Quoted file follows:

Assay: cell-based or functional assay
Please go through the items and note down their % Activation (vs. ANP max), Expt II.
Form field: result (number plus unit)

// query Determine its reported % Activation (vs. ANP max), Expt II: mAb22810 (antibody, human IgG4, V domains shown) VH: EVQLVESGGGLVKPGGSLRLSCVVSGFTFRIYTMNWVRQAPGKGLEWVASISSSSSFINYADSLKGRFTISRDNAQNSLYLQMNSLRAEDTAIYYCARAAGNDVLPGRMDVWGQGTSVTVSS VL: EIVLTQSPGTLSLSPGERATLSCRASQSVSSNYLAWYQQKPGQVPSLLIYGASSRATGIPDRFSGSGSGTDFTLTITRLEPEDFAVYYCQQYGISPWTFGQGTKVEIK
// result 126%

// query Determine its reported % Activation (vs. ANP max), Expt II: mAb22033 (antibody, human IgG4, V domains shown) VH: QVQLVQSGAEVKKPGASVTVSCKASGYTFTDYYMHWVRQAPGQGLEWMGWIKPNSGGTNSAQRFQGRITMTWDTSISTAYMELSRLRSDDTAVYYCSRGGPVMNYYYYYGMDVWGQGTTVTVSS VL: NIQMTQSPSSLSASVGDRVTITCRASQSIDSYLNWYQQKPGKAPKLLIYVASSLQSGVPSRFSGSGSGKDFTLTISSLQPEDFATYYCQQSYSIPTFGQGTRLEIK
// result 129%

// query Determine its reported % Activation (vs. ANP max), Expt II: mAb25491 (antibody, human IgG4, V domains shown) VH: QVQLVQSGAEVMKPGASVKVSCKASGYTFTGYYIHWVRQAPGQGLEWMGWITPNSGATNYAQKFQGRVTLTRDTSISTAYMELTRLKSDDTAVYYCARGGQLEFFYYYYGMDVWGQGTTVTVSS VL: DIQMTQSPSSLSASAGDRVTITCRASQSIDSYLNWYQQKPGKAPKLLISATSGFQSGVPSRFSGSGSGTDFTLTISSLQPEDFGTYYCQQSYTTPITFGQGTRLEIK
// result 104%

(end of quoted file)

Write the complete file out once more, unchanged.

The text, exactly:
Assay: cell-based or functional assay
Please go through the items and note down their % Activation (vs. ANP max), Expt II.
Form field: result (number plus unit)

// query Determine its reported % Activation (vs. ANP max), Expt II: mAb22810 (antibody, human IgG4, V domains shown) VH: EVQLVESGGGLVKPGGSLRLSCVVSGFTFRIYTMNWVRQAPGKGLEWVASISSSSSFINYADSLKGRFTISRDNAQNSLYLQMNSLRAEDTAIYYCARAAGNDVLPGRMDVWGQGTSVTVSS VL: EIVLTQSPGTLSLSPGERATLSCRASQSVSSNYLAWYQQKPGQVPSLLIYGASSRATGIPDRFSGSGSGTDFTLTITRLEPEDFAVYYCQQYGISPWTFGQGTKVEIK
// result 126%

// query Determine its reported % Activation (vs. ANP max), Expt II: mAb22033 (antibody, human IgG4, V domains shown) VH: QVQLVQSGAEVKKPGASVTVSCKASGYTFTDYYMHWVRQAPGQGLEWMGWIKPNSGGTNSAQRFQGRITMTWDTSISTAYMELSRLRSDDTAVYYCSRGGPVMNYYYYYGMDVWGQGTTVTVSS VL: NIQMTQSPSSLSASVGDRVTITCRASQSIDSYLNWYQQKPGKAPKLLIYVASSLQSGVPSRFSGSGSGKDFTLTISSLQPEDFATYYCQQSYSIPTFGQGTRLEIK
// result 129%

// query Determine its reported % Activation (vs. ANP max), Expt II: mAb25491 (antibody, human IgG4, V domains shown) VH: QVQLVQSGAEVMKPGASVKVSCKASGYTFTGYYIHWVRQAPGQGLEWMGWITPNSGATNYAQKFQGRVTLTRDTSISTAYMELTRLKSDDTAVYYCARGGQLEFFYYYYGMDVWGQGTTVTVSS VL: DIQMTQSPSSLSASAGDRVTITCRASQSIDSYLNWYQQKPGKAPKLLISATSGFQSGVPSRFSGSGSGTDFTLTISSLQPEDFGTYYCQQSYTTPITFGQGTRLEIK
// result 104%